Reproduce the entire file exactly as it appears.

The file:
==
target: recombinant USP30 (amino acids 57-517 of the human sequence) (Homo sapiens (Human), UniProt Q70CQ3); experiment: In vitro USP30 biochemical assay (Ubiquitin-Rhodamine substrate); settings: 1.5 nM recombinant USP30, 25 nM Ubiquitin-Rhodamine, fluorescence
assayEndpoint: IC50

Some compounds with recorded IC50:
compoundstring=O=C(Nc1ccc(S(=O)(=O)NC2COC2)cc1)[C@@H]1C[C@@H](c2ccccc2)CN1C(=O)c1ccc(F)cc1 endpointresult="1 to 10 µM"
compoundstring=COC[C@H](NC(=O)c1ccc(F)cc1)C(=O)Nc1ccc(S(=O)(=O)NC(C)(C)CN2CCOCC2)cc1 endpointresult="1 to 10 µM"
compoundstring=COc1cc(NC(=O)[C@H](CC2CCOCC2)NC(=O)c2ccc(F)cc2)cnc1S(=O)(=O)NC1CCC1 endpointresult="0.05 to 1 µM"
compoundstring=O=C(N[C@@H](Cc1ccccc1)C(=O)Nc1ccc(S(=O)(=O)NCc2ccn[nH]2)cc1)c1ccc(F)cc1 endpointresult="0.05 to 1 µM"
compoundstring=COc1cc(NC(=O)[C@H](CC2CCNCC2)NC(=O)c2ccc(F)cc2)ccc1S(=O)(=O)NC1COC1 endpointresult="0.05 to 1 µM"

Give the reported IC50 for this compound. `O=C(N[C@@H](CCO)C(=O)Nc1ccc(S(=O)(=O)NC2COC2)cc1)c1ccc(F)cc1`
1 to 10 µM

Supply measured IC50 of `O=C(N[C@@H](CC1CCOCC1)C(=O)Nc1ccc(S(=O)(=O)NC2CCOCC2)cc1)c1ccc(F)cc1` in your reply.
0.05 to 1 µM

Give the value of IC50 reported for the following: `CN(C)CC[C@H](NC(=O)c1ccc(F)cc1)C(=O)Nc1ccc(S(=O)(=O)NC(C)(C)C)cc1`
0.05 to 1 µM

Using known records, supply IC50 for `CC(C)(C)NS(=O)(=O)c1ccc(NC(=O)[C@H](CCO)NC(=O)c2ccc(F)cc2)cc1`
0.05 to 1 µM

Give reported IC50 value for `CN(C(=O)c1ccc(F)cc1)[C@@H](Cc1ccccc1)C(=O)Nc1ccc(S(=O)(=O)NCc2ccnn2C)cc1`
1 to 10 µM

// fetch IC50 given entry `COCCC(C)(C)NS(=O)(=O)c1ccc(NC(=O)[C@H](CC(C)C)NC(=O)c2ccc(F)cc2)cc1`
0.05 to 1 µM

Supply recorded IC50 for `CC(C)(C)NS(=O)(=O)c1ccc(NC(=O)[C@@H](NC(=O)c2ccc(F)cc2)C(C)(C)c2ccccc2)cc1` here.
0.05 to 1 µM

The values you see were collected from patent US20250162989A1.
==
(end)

target: recombinant USP30 (amino acids 57-517 of the human sequence) (Homo sapiens (Human), UniProt Q70CQ3); experiment: In vitro USP30 biochemical assay (Ubiquitin-Rhodamine substrate); settings: 1.5 nM recombinant USP30, 25 nM Ubiquitin-Rhodamine, fluorescence
assayEndpoint: IC50

Some compounds with recorded IC50:
compoundstring=O=C(Nc1ccc(S(=O)(=O)NC2COC2)cc1)[C@@H]1C[C@@H](c2ccccc2)CN1C(=O)c1ccc(F)cc1 endpointresult="1 to 10 µM"
compoundstring=COC[C@H](NC(=O)c1ccc(F)cc1)C(=O)Nc1ccc(S(=O)(=O)NC(C)(C)CN2CCOCC2)cc1 endpointresult="1 to 10 µM"
compoundstring=COc1cc(NC(=O)[C@H](CC2CCOCC2)NC(=O)c2ccc(F)cc2)cnc1S(=O)(=O)NC1CCC1 endpointresult="0.05 to 1 µM"
compoundstring=O=C(N[C@@H](Cc1ccccc1)C(=O)Nc1ccc(S(=O)(=O)NCc2ccn[nH]2)cc1)c1ccc(F)cc1 endpointresult="0.05 to 1 µM"
compoundstring=COc1cc(NC(=O)[C@H](CC2CCNCC2)NC(=O)c2ccc(F)cc2)ccc1S(=O)(=O)NC1COC1 endpointresult="0.05 to 1 µM"

Give the reported IC50 for this compound. `O=C(N[C@@H](CCO)C(=O)Nc1ccc(S(=O)(=O)NC2COC2)cc1)c1ccc(F)cc1`
1 to 10 µM

Supply measured IC50 of `O=C(N[C@@H](CC1CCOCC1)C(=O)Nc1ccc(S(=O)(=O)NC2CCOCC2)cc1)c1ccc(F)cc1` in your reply.
0.05 to 1 µM

Give the value of IC50 reported for the following: `CN(C)CC[C@H](NC(=O)c1ccc(F)cc1)C(=O)Nc1ccc(S(=O)(=O)NC(C)(C)C)cc1`
0.05 to 1 µM

Using known records, supply IC50 for `CC(C)(C)NS(=O)(=O)c1ccc(NC(=O)[C@H](CCO)NC(=O)c2ccc(F)cc2)cc1`
0.05 to 1 µM

Give reported IC50 value for `CN(C(=O)c1ccc(F)cc1)[C@@H](Cc1ccccc1)C(=O)Nc1ccc(S(=O)(=O)NCc2ccnn2C)cc1`
1 to 10 µM

// fetch IC50 given entry `COCCC(C)(C)NS(=O)(=O)c1ccc(NC(=O)[C@H](CC(C)C)NC(=O)c2ccc(F)cc2)cc1`
0.05 to 1 µM

Supply recorded IC50 for `CC(C)(C)NS(=O)(=O)c1ccc(NC(=O)[C@@H](NC(=O)c2ccc(F)cc2)C(C)(C)c2ccccc2)cc1` here.
0.05 to 1 µM

The values you see were collected from patent US20250162989A1.